Whitham finally alleges that this Court must discharge him because "the conduct of the government's agents was so felonious and outrageous that due process principles and principles of supervisory power over such conduct by the judiciary bars the State from invoking the judicial process to obtain a conviction."

The argument advanced here raises the question of how an entrapment defense should be viewed. Two different approaches have evolved. These two approaches are succinctly defined and analyzed by Justice Stewart in his dissenting opinion in United States v. Russell (1973), 411 U.S. 423 at 440-441, 93 S. Ct. 1637 at 1647, 36 L. Ed. 2d 366 at 378-379:

"In Sorrells v. United States, supra, and Sherman v. United States, supra, the Court took what might be called a `subjective' approach to the defense of entrapment. In that view, the defense is predicated on an unexpressed intent of Congress to exclude from its criminal statutes the prosecution and conviction of persons, `otherwise innocent', who have been lured to the commission of the prohibited act through the Government's instigation. Sorrells v. United States, supra, 287 U.S., at 448, 53 S.Ct., at 215. The key phrase in this formulation is `otherwise innocent' for the entrapment defense is available under this approach only to those who would not have committed the crime but for the Government's inducements. Thus, the subjective approach focuses on the conduct and propensities of the particular defendant in each individual case: if he is `otherwise innocent', he may avail himself of the defense; but if he had the `predisposition' to commit the crime or if the `criminal design' originated with him, then regardless of the nature and extent of the Government's participation there has been no entrapment. Id., at 451, 53 S.Ct., at 216. And, in the absence of a conclusive showing one way or the other, the question of the defendant's `predisposition' to the crime is a question of fact for the jury. The Court today adheres to this approach. "The concurring opinion of Mr. Justice Roberts, joined by Justices Brandeis and Stone in the Sorrells case, and that of Mr. Justice Frankfurter, joined by Justices Douglas, Harlan, and Brennan, in the Sherman case, took a different view of the entrapment defense. In their concept, the defense is not grounded on some unexpressed intent of Congress to exclude from punishment under its statutes those otherwise innocent persons tempted into crime by the Government, but rather on the belief that `the methods employed on behalf of the Government to bring about conviction cannot be countenanced.' Sherman v. United States, supra, 356 U.S., at 380, 78 S.Ct., at 324. Thus, the focus of this approach is not on the propensities and predisposition of a specific defendant, but on `whether the police conduct revealed in the particular case falls below standards, to which common feelings respond, for the proper use of governmental power.' Id., at 382, 78 S.Ct., at 825. Phrased another way, the question is whether regardless of the predisposition to crime of the particular defendant involved the governmental agents have acted in such a way as is likely to instigate or create a criminal offense. Under this approach, the determination of the lawfulness of the Government's conduct must be made as it is on all questions involving the legality of law enforcement methods by the trial judge, not the jury."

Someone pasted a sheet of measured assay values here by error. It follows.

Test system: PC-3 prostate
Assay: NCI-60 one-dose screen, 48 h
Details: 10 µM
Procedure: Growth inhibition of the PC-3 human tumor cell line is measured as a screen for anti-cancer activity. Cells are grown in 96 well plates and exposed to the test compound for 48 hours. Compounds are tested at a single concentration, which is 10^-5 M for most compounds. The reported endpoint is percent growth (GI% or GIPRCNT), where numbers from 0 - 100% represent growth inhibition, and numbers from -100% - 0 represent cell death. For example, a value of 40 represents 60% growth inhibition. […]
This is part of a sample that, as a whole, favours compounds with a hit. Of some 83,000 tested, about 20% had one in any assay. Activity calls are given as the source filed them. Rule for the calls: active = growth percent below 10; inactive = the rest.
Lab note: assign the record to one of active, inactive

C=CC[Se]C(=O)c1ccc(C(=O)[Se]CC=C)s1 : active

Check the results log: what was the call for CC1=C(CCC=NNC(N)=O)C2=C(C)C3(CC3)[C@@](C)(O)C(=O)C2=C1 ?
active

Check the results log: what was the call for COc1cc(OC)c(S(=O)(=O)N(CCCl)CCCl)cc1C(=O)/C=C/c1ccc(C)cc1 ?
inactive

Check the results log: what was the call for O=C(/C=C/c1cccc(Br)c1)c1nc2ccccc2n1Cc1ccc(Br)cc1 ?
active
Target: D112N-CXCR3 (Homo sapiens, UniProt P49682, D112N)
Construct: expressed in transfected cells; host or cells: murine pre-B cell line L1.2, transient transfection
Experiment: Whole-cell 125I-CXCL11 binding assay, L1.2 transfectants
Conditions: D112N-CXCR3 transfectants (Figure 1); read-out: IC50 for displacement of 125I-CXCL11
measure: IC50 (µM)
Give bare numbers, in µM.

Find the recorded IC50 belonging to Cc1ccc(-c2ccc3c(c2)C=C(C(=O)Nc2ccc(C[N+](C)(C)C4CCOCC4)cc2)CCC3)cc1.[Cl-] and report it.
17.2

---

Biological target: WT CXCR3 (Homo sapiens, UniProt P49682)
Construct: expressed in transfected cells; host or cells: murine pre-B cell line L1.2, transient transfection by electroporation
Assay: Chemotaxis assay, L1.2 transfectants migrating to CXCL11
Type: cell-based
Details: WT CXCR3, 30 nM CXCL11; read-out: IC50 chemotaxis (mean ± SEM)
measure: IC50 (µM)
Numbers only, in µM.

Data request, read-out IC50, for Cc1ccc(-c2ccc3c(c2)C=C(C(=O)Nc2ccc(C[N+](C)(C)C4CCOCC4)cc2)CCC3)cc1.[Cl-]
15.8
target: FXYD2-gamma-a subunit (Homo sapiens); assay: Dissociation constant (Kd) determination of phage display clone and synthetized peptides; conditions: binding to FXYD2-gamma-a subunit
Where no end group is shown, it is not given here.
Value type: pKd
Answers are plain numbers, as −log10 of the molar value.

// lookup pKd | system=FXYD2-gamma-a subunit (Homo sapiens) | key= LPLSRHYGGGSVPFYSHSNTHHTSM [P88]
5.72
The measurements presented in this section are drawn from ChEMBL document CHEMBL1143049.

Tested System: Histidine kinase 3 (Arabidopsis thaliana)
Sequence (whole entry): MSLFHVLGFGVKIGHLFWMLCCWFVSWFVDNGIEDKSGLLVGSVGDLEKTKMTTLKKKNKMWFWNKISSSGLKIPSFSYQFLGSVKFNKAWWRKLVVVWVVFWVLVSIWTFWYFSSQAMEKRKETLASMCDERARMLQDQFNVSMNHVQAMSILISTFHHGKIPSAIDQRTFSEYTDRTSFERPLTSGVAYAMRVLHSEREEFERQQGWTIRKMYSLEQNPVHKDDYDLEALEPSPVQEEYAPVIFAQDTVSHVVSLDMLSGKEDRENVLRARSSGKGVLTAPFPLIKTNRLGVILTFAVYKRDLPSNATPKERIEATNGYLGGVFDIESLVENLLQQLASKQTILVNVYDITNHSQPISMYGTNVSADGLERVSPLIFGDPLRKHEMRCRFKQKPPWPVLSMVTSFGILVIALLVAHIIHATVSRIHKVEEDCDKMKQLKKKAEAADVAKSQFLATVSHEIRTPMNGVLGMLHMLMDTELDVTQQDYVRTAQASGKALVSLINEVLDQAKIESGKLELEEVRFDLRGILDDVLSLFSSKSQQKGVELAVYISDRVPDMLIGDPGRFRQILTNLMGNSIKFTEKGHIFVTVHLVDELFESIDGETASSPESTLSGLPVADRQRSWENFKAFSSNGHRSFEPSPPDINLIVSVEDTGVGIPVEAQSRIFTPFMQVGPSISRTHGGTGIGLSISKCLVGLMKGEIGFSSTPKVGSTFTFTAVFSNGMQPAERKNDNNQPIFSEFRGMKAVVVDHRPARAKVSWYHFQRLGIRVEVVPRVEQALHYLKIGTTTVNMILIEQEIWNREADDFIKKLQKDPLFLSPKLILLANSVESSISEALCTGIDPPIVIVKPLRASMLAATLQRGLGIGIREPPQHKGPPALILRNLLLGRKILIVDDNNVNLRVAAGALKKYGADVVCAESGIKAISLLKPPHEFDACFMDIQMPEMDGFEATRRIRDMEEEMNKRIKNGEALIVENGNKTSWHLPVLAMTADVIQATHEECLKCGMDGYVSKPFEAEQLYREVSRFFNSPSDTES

Our Supreme Court has expressly adopted the subjective approach first formulated in Sorrells v. United States (1932), 287 U.S. 435, 53 S. Ct. 210, 77 L. Ed. 413 and reaffirmed *489 in Sherman v. United States (1958), 356 U.S. 369, 78 S. Ct. 819, 2 L. Ed. 2d 848, and Russell v. United States, supra. Hardin v. State, supra. Thus, we focus upon the conduct and propensities of the accused and not upon the nature and extent of the government's participation. Therefore, if the accused is found to have the sufficient predisposition to commit the crime, entrapment will not exist.

Having previously determined that the evidence adduced at Whitham's trial was sufficient to show the necessary predisposition to commit the crime, we must affirm the jury's verdict and the trial court's judgment thereon.




[1] IC 1971, 35-24.1-4-1(a)(1) (Burns Supp. 1974). This statute has since been repealed. See: IC 1971, 35-24.1-4.1-1 et seq. (Burns Code Ed.).